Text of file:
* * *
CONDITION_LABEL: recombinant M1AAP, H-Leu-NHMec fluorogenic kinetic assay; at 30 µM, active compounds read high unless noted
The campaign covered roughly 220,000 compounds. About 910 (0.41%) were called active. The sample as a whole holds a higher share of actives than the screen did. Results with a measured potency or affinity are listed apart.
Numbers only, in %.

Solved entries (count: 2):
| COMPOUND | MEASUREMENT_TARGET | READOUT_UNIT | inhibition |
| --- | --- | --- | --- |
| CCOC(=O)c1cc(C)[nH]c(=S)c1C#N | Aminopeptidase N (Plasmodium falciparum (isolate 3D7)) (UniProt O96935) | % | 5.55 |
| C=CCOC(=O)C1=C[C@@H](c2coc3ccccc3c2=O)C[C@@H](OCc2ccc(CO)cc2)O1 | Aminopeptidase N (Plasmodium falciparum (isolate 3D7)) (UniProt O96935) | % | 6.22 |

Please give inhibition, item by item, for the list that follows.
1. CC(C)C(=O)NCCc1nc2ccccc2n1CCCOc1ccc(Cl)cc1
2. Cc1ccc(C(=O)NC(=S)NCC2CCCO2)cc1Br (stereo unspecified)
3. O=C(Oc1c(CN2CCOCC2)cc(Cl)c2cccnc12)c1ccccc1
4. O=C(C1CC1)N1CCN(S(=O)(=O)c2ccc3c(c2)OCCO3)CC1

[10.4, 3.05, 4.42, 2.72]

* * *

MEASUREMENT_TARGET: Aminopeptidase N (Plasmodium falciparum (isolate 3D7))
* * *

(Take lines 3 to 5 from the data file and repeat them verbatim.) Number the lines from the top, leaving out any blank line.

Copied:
Numbers only, in %.

Solved entries (count: 2):
| COMPOUND | MEASUREMENT_TARGET | READOUT_UNIT | inhibition |